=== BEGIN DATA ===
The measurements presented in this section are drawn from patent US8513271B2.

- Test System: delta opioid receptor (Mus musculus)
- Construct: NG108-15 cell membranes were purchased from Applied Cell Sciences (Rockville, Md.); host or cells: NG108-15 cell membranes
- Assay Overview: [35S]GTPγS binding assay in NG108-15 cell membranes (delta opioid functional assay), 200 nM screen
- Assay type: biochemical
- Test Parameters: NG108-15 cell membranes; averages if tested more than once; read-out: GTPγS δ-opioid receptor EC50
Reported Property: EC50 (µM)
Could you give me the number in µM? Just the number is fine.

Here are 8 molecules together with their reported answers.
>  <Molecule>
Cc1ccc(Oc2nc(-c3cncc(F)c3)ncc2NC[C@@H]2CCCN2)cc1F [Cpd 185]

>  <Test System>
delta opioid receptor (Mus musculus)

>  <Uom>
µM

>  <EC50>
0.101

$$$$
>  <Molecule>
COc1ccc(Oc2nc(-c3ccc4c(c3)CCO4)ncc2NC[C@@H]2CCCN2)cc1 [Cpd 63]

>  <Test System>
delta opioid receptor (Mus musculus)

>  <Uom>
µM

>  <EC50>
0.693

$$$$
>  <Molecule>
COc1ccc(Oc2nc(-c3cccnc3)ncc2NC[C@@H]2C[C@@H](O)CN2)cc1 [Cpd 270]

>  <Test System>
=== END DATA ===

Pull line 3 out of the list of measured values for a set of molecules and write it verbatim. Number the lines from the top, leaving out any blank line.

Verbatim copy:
- Construct: NG108-15 cell membranes were purchased from Applied Cell Sciences (Rockville, Md.); host or cells: NG108-15 cell membranes